The reason I say all this is because I see HiFlite states his "resting voltage"of 12.5. That seems really low to me, should be nearer 14 - 14.5. I wonder if his issue is in fact low voltage caused by a faulty reg/rect (or the wiring). I have mounted a voltmeter now and notice the bike runs nicer with the the new reg. and voltage up. I wouldn't have picked this before my recent "journey".
 

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The reason I say all this is because I see HiFlite states his "resting voltage"of 12.5. That seems really low to me, should be nearer 14 - 14.5.
I agree with your low voltage assessment. I would also point to checking the ECU ground itself. Checking, cleaning the whole bit.

A resting battery should sit around 12.5v to 13.2v with nothing connected to it. Depending on how long it has been off of a charger.

Installed correctly, with a parasitic ECU draw, 12.5v should be the minimum. Once the engine is running, a reading at the battery should indicate somewhere between 13.5v and 14.1 or 14.2V.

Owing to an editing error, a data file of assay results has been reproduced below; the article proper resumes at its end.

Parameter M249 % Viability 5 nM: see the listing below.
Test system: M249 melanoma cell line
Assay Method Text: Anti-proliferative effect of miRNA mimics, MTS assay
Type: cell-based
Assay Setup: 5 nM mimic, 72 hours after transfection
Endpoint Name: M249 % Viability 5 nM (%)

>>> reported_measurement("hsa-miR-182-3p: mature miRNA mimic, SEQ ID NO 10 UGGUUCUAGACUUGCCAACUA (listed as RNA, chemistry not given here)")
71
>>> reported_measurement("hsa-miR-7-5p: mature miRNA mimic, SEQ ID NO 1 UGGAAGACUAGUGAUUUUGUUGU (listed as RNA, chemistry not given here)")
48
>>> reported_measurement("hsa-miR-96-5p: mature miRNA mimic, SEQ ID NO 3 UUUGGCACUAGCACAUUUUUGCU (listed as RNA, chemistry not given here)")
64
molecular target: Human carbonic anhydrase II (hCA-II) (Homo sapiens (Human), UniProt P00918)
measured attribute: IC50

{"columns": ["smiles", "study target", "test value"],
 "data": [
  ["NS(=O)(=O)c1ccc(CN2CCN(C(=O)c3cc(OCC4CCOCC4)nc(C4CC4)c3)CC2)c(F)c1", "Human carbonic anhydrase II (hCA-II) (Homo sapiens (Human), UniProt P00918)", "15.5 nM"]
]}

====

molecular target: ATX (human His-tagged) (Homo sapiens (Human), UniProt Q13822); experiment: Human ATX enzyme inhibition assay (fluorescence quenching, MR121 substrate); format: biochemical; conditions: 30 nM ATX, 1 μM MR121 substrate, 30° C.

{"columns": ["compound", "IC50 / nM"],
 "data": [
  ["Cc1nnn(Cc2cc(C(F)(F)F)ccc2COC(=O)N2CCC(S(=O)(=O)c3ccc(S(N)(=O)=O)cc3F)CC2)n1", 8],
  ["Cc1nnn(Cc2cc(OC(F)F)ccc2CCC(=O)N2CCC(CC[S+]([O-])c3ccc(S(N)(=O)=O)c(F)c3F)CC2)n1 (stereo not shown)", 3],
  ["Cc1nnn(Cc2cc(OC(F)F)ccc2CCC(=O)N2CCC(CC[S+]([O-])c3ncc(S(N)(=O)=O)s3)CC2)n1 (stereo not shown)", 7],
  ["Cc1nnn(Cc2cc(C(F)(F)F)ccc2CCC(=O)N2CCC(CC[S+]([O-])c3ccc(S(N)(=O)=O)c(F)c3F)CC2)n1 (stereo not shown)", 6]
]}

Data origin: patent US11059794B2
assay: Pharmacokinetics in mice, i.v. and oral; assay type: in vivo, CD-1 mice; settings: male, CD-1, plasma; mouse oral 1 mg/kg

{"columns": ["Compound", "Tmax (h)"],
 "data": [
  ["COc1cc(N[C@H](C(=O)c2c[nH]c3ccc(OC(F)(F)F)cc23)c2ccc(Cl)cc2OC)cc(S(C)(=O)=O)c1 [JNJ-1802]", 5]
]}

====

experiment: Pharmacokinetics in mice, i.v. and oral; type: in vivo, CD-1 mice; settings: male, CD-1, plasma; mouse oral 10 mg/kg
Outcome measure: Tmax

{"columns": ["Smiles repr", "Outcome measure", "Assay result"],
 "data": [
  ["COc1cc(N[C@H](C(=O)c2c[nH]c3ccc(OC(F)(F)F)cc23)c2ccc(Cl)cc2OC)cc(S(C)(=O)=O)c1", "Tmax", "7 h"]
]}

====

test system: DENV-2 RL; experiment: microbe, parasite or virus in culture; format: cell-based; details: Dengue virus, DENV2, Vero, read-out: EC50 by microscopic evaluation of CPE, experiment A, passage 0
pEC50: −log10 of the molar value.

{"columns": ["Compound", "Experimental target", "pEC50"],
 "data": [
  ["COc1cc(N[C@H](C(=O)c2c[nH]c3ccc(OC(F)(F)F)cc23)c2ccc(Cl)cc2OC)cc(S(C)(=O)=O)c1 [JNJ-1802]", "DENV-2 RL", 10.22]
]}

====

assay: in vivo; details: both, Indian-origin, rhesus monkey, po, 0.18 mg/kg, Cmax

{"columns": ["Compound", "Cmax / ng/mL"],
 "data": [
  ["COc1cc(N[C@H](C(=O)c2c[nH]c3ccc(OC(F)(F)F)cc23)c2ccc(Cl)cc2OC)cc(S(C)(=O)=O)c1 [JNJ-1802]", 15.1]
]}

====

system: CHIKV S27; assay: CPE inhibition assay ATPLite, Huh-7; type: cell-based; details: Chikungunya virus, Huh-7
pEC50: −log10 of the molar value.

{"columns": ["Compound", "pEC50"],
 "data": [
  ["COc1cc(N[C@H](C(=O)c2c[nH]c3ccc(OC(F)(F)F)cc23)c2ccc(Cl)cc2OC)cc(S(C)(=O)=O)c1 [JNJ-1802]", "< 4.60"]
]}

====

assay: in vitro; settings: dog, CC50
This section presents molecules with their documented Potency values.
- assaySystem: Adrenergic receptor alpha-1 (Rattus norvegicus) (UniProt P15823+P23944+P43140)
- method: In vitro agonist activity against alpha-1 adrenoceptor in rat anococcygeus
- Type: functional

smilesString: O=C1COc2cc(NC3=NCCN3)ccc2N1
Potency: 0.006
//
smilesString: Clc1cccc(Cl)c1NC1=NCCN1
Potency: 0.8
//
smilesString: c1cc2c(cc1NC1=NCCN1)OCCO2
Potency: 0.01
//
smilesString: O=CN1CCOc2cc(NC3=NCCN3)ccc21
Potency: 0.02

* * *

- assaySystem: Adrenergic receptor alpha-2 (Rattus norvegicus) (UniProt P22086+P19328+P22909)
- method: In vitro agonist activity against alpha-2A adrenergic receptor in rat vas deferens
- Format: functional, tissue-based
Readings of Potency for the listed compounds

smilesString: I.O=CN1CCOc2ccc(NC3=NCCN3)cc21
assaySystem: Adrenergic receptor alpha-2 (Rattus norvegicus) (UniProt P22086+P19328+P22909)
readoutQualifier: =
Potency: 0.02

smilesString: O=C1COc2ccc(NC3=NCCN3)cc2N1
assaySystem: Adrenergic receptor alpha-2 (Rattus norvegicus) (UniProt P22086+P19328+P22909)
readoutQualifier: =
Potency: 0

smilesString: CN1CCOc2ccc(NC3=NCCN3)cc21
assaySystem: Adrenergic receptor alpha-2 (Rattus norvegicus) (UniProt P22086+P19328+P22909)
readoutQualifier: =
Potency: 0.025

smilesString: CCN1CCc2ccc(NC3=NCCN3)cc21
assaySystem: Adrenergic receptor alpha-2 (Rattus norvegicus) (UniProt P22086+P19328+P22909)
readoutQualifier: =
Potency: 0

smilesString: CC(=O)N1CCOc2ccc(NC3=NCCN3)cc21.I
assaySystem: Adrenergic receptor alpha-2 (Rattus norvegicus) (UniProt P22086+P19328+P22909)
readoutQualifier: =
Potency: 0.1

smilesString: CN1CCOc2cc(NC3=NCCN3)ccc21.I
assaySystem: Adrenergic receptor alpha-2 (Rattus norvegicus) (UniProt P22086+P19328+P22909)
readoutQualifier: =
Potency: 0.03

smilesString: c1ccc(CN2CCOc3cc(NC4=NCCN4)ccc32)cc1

Lower than that indicates a charging issue. Could be stator, could be regulator/rectifier. Could just be the wiring from the stator or from the R/R.

That's where I would start after verifying the ground at the ECU........sean
 

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Discussion Starter #18
A resting battery should sit around 12.5v to 13.2v with nothing connected to it. Depending on how long it has been off of a charger.

Installed correctly, with a parasitic ECU draw, 12.5v should be the minimum. Once the engine is running, a reading at the battery should indicate somewhere between 13.5v and 14.1 or 14.2V.
Sorry for being unclear, but the 12.2v was after multiple starts in a short period of time. The second sentence above is what I see under normal conditions. I've already replaced the VRR with a FH020AA, much of the wiring and removed the connector in the "yellow" wires from the alternator.